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Re: SVG 1.2 Comment: 4 Flowing text and graphics

From: Thomas DeWeese <Thomas.DeWeese@Kodak.com>
Date: Wed, 03 Nov 2004 13:27:41 -0500
Message-ID: <4189231D.1010306@Kodak.com>
To: Ian Hickson <ian@hixie.ch>
CC: Robin Berjon <robin.berjon@expway.fr>, Håkon Wium Lie <howcome@opera.com>, www-svg@w3.org

Ian Hickson wrote:

> On Tue, 2 Nov 2004, Robin Berjon wrote:
> 
>>Ever seen poetry laid out inside a shape? Ever seen ad text following 
>>the shiny curves of the latest spacecraft? Ever seen some sombre lament 
>>about the passing of time animated as it falls through an hourglass? 
>>*That* is what it's for. It's for text when used as graphics.
> 
> All three of those examples are great examplies of documents that need 
> semantic markup. Sure, they are presented with lovely shapes. But at the 
> heart of the issue, they are still text, and it would make just as much 
> sense for them to be rendered aurally using a speech CSS stylesheet, or to 
> a TTY using a UA's built-in styling rules, or to have them indexed using 
> Semantic Web inference rules.

    This is a straw man.  All the above has to do with the fact that it
is text not that it is line broken text.  All of those examples could
be done with the existing text element. So unless you are suggesting
that the SVG WG deprecate the text element, we should focus on the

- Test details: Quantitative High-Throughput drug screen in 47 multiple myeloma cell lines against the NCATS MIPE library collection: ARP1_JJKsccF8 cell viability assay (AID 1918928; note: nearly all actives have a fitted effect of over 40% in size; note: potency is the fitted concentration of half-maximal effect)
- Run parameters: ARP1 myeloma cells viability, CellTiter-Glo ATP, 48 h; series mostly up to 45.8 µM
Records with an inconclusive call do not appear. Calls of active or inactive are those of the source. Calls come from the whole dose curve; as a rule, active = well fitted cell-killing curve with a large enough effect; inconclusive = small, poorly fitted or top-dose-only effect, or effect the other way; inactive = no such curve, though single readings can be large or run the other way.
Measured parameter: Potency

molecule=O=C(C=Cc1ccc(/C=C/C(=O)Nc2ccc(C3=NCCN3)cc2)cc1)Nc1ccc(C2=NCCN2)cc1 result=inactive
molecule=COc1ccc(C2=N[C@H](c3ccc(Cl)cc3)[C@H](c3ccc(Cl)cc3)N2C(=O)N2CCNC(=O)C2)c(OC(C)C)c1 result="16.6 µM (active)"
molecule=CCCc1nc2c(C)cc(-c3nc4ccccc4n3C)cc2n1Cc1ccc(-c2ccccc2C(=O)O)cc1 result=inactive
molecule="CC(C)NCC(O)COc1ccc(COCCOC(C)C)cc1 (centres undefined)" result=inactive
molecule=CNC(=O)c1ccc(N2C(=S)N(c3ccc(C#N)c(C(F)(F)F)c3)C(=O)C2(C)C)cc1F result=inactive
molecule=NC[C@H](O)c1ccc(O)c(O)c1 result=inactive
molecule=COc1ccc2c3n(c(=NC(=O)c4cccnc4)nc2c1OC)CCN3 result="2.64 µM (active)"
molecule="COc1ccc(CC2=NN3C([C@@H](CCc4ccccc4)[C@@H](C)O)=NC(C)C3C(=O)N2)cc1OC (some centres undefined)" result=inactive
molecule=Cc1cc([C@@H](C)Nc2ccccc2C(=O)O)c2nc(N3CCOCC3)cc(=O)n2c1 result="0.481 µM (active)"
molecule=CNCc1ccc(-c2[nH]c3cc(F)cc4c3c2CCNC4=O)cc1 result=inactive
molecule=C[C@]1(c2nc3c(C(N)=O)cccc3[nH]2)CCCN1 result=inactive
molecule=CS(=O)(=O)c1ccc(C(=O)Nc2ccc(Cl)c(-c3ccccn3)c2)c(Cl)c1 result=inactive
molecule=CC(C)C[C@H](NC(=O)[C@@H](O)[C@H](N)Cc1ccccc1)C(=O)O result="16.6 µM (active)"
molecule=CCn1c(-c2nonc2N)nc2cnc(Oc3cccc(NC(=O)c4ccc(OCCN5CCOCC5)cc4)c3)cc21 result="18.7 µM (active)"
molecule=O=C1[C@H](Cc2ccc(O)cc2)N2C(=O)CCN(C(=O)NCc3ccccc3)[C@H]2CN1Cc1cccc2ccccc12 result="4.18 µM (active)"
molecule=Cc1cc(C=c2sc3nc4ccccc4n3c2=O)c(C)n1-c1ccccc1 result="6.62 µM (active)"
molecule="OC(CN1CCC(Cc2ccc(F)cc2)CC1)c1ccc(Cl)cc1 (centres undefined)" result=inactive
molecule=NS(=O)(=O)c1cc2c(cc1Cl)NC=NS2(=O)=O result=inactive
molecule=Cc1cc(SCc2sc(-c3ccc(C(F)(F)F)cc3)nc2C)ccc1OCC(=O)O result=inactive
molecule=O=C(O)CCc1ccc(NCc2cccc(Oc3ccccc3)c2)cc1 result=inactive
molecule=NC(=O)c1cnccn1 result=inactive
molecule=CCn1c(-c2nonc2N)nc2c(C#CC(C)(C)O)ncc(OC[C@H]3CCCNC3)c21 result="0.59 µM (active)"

effect of allowing for line breaking.

    Looking at this aspect of the issue.  While SVG could present
all of the above examples already, the problem is that it would
require a real text engine to produce the SVG output (it would have
to know font metrics, etc).  This makes it very difficult to take a
semantically rich document and generate the desired graphical
presentation.

    Put another way the inability to reproducibly line-break text in
SVG forces the content to be totally embedded in the presentation,
meaning that if you want all but the simplest text you currently
simply can't separate the text in any way from the graphics.

> If those three examples are examples of when multiline text is to be used 
> in SVG, then multiline text in SVG should be done by applying SVG to 
> documents in other markup languages, not by adding more text markup to 
> SVG, in clear violation of both AWWW and WCAG.

    Adding the ability to automatically line break text makes it much
more likely that text will originate in a semantically rich format and
then be converted to SVG for presentation.  Currently the text has to
be hard-coded into the SVG to do these sorts of effects.  In other
words your arguments could (and probably should) be taken as being in
favor of adding line-breaking to SVG.
Received on Wednesday, 3 November 2004 18:27:44 UTC

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